Whim Creek Pub.
No.35. The Whim Creek Pub. You ever been there?
With only a Wesfarmers supermarket variety store in Karratha where we lived, once a month myself girlfriends and all the kids would drive to Port Hedland to do the shopping. Around a 500klm trip and on the way home the Whim Creek Pub just happened to be a pitstop. A friend of the family owned a gold lease on Croydon Station where the pub is situated and we had many weekends there camping out and prospecting for gold. Weekends and there would be lots going on at the pub, people from 100’s of miles around, from cattle stations, and shift workers from the mines looking for some fun. Tourists in caravans, Bikies in all their leathers in the stinking hot weather, so cold beer, dancing and drinking made up great parties. and some wonderful times in this iconic old pub.
20 years before we arrived, my father had worked out of a sea container that was made up as the local Post Office placed out the front of the pub, though a cyclone soon took it out and he saved himself by getting under a pool table, my goodness has that pub seen some cyclones.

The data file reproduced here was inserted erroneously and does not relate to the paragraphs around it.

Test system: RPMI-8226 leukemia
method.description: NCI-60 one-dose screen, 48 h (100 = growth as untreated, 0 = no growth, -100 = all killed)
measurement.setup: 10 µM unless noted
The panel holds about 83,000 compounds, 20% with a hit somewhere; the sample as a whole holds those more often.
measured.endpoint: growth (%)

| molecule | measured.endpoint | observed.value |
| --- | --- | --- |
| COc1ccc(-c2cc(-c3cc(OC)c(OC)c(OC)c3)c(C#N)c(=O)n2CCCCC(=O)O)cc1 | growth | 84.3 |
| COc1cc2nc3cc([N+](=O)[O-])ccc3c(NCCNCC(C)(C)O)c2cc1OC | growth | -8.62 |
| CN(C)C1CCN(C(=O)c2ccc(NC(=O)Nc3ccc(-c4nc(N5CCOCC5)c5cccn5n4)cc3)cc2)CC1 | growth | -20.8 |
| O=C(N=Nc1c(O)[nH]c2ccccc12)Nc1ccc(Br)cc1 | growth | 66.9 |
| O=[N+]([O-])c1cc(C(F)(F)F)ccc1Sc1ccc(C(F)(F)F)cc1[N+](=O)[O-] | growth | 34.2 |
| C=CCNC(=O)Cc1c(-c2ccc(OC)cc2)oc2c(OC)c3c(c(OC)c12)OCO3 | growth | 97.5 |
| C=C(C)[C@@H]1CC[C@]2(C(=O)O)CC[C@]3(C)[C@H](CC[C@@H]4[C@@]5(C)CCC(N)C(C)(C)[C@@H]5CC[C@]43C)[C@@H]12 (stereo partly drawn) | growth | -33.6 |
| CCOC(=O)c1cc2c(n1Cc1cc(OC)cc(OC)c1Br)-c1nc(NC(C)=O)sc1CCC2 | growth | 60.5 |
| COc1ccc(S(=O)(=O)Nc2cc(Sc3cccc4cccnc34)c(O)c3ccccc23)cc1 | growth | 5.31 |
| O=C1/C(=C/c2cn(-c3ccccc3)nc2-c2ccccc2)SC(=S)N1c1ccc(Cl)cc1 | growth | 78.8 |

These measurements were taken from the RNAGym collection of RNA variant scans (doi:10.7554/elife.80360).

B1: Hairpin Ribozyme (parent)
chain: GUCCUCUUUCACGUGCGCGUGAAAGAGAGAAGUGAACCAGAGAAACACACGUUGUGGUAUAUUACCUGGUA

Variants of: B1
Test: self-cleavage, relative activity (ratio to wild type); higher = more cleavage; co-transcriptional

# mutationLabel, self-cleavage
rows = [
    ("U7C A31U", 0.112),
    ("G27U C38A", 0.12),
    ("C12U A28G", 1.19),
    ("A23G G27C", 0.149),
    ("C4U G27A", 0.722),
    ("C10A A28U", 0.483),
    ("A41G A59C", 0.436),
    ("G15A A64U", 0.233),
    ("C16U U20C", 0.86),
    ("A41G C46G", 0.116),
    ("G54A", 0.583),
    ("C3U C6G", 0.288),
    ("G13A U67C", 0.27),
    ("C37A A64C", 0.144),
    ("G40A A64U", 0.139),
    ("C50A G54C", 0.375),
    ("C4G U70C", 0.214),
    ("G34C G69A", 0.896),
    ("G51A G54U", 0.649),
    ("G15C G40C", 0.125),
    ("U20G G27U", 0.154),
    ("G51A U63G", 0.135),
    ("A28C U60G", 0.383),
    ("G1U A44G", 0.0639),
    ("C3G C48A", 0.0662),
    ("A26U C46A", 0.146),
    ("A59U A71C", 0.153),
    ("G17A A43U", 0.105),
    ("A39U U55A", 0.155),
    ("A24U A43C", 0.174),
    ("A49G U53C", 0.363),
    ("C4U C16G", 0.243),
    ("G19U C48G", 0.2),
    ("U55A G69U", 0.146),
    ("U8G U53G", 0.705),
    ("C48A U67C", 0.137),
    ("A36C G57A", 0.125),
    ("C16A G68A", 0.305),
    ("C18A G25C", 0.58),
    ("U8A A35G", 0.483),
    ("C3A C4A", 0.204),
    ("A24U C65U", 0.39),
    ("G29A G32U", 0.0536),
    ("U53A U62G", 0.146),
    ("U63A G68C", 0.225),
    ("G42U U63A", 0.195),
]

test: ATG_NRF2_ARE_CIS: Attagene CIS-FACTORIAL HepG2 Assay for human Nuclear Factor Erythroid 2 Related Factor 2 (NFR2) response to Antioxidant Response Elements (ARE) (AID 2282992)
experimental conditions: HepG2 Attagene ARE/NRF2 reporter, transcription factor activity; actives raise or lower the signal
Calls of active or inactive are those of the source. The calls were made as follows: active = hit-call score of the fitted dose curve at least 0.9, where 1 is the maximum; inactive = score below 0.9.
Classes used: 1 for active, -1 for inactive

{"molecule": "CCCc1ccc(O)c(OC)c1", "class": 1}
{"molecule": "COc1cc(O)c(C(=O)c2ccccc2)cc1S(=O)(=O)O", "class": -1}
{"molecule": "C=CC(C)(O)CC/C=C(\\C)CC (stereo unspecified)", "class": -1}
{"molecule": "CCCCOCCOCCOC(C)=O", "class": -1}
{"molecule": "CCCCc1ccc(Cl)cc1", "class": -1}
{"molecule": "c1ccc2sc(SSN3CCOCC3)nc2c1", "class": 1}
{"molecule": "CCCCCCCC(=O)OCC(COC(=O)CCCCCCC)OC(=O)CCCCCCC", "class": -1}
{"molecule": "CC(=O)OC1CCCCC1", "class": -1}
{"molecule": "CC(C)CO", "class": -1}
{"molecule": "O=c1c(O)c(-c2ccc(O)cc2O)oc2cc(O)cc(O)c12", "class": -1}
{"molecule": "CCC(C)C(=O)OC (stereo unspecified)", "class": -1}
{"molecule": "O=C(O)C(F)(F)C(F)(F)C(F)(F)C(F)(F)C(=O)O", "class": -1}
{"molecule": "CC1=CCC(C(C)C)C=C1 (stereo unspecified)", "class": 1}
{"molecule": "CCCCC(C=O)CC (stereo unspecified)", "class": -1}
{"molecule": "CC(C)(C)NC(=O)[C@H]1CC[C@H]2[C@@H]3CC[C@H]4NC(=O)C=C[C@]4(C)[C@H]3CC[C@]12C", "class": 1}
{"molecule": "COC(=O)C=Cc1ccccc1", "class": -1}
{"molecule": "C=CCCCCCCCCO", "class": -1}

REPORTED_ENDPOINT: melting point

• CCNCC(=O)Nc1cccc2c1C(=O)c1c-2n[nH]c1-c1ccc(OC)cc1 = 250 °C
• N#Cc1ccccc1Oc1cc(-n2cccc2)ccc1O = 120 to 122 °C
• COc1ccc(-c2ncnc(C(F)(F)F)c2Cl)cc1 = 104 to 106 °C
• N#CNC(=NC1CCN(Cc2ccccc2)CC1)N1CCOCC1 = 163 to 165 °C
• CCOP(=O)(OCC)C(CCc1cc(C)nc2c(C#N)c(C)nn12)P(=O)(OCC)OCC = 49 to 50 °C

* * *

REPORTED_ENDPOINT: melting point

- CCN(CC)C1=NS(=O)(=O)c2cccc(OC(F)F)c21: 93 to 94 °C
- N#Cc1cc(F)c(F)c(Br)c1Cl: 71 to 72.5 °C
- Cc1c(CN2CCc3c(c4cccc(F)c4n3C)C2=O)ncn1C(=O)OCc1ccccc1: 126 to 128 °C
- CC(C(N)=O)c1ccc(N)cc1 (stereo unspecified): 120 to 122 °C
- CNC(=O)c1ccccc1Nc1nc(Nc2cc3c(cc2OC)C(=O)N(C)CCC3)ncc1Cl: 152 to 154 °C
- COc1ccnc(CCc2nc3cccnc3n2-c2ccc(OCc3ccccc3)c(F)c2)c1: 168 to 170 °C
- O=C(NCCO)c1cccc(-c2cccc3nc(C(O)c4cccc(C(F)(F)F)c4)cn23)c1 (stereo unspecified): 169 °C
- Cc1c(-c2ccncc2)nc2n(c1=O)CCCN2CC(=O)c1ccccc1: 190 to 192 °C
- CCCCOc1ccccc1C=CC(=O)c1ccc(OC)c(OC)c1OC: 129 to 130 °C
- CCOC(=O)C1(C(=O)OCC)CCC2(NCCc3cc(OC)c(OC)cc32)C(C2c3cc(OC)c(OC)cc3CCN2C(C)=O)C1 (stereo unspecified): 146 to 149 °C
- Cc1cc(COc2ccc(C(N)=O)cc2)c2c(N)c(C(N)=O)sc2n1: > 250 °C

We sometimes had a weekend at Balla Balla the small inlet on the coast not far from the pub. Our main excuse for going to Balla Balla was for fishing and diving. Then came the mud crab races, mud fights with lots of friends and of course who can forget the demon sand flies and sunburn. Can you believe we loved it?
No.122. HOLY TRINITY ANGLICAN CHURCH ROEBOURNE
As an 18 year old my father worked on Croydon Station for Mrs McCamey the wife of Ken McCamey of whom McCameys Monster was named. That is the rich Iron Ore deposits of which the area is known for. He did say that Mrs McCamey called him Billy (we knew him as Russell) and on a particular Sunday she insisted he go into Roebourne with a few of the workers to go to Church. The painting here is of that church and I painted it around 1979 when we lived in Roebourne. I don’t know if dad knew what the inside of a church looked like but he said on that day the priest declared that the war had started. I won’t go into stuff I am not 100% sure of and as my father died several years ago he has taken all that information with him. Who would have ever guessed that I would end up living and teaching myself to paint in the same place my dad had lived so many years before.